The residents of a suburban high-rise apartment building are being infected by a strain of parasites that turn them into mindless, sex-crazed fiends out to infect others by the slightest sexual contact.
A young woman develops a taste for human blood after undergoing experimental plastic surgery, and her victims turn into rabid, blood-thirsty zombies who proceed to infect others, which turns into a city-wide epidemic.
Sometime in the future, the Canadian Academy for Erotic Inquiry is investigating the theories of parapsychologist Luther Stringfellow. Seven young adults volunteer to submit to a form of ... See full summary »
A man tries to uncover an unconventional psychologist's therapy techniques on his institutionalized wife, while a series of brutal attacks committed by a brood of mutant children coincides with the husband's investigation.
After developing an addiction to the substance he uses to kill bugs, an exterminator accidentally murders his wife and becomes involved in a secret government plot being orchestrated by giant bugs in a port town in North Africa.
Crimes of the Future details the wanderings of Tripod (Mlodzik), sometime director of a dermatological clinic called the House of Skin, who is searching for his mentor, the mad dermatologist Antoine Rouge. Rouge has disappeared following a catastrophic plague resulting from cosmetic products, which has killed the entire population of sexually mature women. Tripod joins a succession of organisations including Metaphysical Import-Export and the Oceanic Podiatry Group, and meets various individuals and groups of men who are trying to adjust themselves to a defeminized world. One man parodies childbirth by continually growing new organs which are removed from his body. Eventually Tripod comes upon a group of paedophiles which is holding a 5 year-old girl, and they urge him to mate with her. He senses the presence of Antoine Rouge. Written by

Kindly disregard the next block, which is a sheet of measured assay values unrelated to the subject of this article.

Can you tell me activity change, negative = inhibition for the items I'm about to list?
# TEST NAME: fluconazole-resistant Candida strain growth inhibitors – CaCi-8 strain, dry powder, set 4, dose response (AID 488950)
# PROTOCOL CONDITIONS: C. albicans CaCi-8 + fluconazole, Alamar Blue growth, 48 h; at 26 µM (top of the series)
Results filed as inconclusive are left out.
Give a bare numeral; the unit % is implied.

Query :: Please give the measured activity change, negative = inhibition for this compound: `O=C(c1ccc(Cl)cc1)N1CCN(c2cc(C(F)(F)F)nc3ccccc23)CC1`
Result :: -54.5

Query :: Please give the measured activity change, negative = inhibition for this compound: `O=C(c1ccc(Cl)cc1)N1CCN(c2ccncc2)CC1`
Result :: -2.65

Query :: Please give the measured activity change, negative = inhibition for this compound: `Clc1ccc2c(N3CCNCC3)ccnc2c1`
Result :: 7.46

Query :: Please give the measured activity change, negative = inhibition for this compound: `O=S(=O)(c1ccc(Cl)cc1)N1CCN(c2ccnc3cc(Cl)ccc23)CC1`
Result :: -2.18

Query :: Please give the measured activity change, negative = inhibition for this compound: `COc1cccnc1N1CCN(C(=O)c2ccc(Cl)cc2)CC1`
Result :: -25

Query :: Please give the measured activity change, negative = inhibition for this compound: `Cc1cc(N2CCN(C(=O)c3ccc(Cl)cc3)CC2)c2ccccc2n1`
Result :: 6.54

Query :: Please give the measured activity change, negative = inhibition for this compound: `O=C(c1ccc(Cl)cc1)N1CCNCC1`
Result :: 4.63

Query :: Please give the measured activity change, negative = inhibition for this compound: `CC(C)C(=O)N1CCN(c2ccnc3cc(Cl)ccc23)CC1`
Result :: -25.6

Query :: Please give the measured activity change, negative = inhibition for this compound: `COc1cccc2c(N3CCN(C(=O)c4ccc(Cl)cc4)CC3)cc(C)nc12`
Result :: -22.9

Like Apocalypse Now, The Shining, (Fassbinder's) Satan's Brew, and others, this movie makes you feel like you're watching the state of insanity as rebellion. The protagonist in Crimes of the Future, Adrian Tripod is free from all judgment. It is exhilarating and hilarious to watch him respond to his environment. Cronenberg's writing of the voice-over narration is frightfully intelligent and ahead of its time. I believe this short film will gain popularity exponentially in the next ten years with its inclusion on the Fast Company DVD. Ronald Mlodzik's performance is overwhelmingly detailed and his delivery of the narration (if it is him) has more confidence, if not arrogance than anything I've experienced in cinema. Perhaps Alexandra Stewart in Chris Marker's San Soleil can rival, or Malcolm McDowell in A Clockwork Orange. You must see this!!!
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